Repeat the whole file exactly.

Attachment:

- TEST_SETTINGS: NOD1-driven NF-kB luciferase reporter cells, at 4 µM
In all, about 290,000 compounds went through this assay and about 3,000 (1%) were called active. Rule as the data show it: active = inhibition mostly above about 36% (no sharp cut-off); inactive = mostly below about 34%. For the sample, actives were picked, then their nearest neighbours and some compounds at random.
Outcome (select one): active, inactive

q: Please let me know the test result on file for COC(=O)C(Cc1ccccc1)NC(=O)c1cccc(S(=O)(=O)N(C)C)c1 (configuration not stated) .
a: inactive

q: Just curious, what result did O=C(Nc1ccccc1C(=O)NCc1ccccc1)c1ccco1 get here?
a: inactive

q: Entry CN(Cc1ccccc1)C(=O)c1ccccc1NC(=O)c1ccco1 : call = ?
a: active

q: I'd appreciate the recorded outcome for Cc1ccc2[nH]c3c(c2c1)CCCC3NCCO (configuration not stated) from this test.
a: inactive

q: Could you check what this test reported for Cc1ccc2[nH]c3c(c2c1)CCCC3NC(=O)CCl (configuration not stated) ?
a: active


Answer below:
- TEST_SETTINGS: NOD1-driven NF-kB luciferase reporter cells, at 4 µM
In all, about 290,000 compounds went through this assay and about 3,000 (1%) were called active. Rule as the data show it: active = inhibition mostly above about 36% (no sharp cut-off); inactive = mostly below about 34%. For the sample, actives were picked, then their nearest neighbours and some compounds at random.
Outcome (select one): active, inactive

q: Please let me know the test result on file for COC(=O)C(Cc1ccccc1)NC(=O)c1cccc(S(=O)(=O)N(C)C)c1 (configuration not stated) .
a: inactive

q: Just curious, what result did O=C(Nc1ccccc1C(=O)NCc1ccccc1)c1ccco1 get here?
a: inactive

q: Entry CN(Cc1ccccc1)C(=O)c1ccccc1NC(=O)c1ccco1 : call = ?
a: active

q: I'd appreciate the recorded outcome for Cc1ccc2[nH]c3c(c2c1)CCCC3NCCO (configuration not stated) from this test.
a: inactive

q: Could you check what this test reported for Cc1ccc2[nH]c3c(c2c1)CCCC3NC(=O)CCl (configuration not stated) ?
a: active